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U.S. lineup is made to order by Hal Sutton

The situation is so bleak Hal Sutton didn't bother to come up with a strategy for today.

He simply decided to send his U.S. Ryder Cup players off in the order in which they qualified for the team.

"That was as good as any way," Sutton said. "I put as strong of guys as we've got to put out first. It was as good as any way I could think of to do it. The deficit, that had a lot to do with it."

After falling behind 11-5 through two days of the Ryder Cup at Oakland Hills Country Club, Sutton is at loss for what to do.

He let the players prepare for the Ryder Cup in their own way and didn't want them to worry about the pairings. He came up with some unusual combinations. He tried a little tough love.

The result is still the largest U.S. deficit heading into the final day of match play. No team has come from further back than the one Sutton played on in 1999. That group, captained by Ben Crenshaw, trailed 10-6 but won 8{ points on Sunday for a 14{-13{ victory.

That team got off to a fast start and built on it throughout the final day.

Sutton will need more of that, and then some, today. The Americans must take 9{ of the 12 points to win the Cup, which means there can be no more than two U.S. defeats.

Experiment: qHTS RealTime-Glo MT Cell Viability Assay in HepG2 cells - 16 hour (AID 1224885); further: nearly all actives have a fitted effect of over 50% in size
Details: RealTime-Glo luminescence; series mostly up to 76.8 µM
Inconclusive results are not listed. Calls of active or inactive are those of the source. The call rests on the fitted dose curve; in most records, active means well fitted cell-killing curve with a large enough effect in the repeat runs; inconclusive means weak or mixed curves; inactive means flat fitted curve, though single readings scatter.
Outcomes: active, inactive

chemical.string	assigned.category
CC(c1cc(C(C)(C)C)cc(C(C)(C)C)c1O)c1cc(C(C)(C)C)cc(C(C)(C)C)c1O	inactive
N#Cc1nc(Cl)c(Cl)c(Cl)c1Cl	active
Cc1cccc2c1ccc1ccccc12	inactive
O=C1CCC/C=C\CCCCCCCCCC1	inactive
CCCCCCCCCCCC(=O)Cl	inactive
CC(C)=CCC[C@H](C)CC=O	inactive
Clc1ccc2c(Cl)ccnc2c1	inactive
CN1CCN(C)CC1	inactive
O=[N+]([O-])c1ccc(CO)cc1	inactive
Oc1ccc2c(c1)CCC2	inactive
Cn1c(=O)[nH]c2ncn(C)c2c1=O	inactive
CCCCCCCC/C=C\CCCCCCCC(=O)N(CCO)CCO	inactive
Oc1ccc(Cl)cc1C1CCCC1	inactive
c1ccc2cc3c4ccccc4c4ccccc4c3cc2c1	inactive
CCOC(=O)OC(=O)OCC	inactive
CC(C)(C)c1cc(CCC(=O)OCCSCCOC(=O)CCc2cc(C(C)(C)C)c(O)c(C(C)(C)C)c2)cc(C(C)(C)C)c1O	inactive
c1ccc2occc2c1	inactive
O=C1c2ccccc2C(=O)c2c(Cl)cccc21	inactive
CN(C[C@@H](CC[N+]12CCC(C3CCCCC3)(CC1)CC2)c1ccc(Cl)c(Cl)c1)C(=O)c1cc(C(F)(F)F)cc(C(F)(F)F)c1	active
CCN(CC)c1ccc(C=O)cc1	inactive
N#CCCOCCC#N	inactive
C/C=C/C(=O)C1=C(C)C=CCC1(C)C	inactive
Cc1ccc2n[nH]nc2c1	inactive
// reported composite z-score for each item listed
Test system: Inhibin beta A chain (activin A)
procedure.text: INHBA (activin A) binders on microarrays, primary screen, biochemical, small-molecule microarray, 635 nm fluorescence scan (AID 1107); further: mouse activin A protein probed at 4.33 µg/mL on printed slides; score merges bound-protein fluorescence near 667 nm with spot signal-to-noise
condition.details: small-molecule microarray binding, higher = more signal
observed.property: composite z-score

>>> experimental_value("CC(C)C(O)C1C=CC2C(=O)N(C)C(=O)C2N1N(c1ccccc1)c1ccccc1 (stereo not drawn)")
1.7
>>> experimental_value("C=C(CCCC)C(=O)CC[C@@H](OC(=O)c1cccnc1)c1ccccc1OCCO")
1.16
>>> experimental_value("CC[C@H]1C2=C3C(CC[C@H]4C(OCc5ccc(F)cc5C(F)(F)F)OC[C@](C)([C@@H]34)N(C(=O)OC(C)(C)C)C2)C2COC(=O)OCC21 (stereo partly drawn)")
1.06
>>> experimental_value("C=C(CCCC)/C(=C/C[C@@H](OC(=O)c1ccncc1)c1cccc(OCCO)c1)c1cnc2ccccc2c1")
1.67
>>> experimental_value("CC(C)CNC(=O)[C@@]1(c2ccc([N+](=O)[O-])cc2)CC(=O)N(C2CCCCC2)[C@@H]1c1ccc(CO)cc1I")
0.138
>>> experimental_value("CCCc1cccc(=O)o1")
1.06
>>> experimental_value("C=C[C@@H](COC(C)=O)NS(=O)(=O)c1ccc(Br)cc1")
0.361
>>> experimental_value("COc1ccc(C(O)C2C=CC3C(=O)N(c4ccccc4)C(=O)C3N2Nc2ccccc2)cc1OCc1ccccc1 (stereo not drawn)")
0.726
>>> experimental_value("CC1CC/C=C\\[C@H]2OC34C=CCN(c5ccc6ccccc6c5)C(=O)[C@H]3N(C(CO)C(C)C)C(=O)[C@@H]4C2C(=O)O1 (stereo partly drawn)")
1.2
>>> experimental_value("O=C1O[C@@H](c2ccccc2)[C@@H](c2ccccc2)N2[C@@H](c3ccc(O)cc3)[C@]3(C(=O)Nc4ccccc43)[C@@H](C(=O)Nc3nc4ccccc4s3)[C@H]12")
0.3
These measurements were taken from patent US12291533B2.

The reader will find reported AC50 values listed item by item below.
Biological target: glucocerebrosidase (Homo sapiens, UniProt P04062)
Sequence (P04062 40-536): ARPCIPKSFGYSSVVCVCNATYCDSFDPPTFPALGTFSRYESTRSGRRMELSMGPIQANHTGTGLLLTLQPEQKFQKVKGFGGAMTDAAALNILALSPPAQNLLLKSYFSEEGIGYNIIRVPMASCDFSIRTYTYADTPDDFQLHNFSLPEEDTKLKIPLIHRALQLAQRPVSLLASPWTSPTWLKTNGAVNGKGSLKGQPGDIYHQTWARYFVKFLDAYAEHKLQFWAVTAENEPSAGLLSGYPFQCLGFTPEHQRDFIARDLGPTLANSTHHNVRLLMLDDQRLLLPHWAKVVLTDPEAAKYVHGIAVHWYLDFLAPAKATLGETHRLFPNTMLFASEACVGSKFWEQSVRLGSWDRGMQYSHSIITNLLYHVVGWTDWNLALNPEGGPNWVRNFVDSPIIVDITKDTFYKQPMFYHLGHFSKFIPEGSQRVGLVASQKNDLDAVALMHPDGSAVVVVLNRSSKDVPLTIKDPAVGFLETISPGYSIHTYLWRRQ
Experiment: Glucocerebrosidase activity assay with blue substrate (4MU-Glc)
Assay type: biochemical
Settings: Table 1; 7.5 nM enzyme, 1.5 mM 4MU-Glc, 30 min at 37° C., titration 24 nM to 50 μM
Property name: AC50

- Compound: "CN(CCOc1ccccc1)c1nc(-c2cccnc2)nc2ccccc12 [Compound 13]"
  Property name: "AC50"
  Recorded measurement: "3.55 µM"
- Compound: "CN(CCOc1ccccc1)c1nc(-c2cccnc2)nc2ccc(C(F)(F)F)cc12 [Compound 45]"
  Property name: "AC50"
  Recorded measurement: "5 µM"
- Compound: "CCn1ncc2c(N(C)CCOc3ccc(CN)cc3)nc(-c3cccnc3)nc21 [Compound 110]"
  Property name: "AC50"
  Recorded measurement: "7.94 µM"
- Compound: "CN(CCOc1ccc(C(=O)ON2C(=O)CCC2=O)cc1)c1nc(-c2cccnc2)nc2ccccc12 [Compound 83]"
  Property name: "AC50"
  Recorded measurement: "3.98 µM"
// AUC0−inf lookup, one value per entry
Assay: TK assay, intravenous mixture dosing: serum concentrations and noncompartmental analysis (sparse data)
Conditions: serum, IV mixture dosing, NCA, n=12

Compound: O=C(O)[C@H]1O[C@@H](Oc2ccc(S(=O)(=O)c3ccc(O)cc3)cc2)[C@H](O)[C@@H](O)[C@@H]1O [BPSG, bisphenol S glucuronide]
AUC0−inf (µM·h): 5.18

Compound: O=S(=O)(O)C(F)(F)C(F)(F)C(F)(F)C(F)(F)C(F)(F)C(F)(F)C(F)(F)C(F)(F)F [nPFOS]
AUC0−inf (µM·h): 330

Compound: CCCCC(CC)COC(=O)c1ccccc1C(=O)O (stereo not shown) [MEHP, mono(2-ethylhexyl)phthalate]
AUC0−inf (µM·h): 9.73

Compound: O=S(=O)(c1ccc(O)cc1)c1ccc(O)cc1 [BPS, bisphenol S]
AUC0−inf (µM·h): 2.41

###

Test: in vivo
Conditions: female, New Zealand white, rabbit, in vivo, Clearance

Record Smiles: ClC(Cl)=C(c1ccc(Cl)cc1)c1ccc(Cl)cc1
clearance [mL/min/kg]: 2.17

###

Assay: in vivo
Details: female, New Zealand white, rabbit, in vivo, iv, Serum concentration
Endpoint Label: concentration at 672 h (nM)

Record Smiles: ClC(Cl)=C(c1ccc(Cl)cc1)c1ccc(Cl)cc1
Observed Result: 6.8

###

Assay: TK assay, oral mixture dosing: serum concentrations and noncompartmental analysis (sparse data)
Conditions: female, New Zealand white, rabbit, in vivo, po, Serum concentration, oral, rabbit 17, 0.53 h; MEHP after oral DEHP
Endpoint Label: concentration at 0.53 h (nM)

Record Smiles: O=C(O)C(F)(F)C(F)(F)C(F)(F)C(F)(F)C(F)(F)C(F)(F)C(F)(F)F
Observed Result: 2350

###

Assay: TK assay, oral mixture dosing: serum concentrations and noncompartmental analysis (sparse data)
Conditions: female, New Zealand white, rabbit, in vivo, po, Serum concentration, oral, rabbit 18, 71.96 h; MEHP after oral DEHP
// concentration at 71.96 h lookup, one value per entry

"In '99, basically every guy was up in their match in the first five or six matches," Tiger Woods said. "And we're going to have to do that and more. It's going to need to be more than just the first five or six; it's going to need to be a lot of great guys playing golf."

Woods leads off against England's Paul Casey, followed by Phil Mickelson against Spain's Sergio Garcia and Davis Love against Northern Ireland's Darren Clarke. Captain's choices Jay Haas and Stewart Cink will bring up the rear and take on Ireland's Padraig Harrington and Paul McGinley, respectively.

Certainly Woods, Mickelson and Love have the potential to get the Americans started. Then again, they are a combined 3-8 at this Ryder Cup.

"I'm not scared at all," European captain Bernhard Langer said. "I'm actually pretty sure and convinced that out of the first three matches, I'd be very surprised if we don't get two points."

Why wouldn't Langer think that? Perhaps Sutton could use it as motivation.

"I believe in my heart that they can (come back)," Sutton said. "Whether they will or not is a whole other story. You all know how difficult this game is. These guys are capable. And I can tell you one thing about match play, once it starts swinging one direction, it seems to swing for a while."


What the Americans need to do to win:

Win 10 matches, lose 2

Win 10 matches, lose 1, tie 1

Win 10 matches, tie 2

Win 9 matches, lose 2, tie 1

Win 9 matches, lose 1, tie 2

Win 9 matches, lose 0, tie 3

Win 8 matches, lose 1, tie 3

Win 8 matches, lose 0, tie 4

Win 7 matches, lose 0, tie 5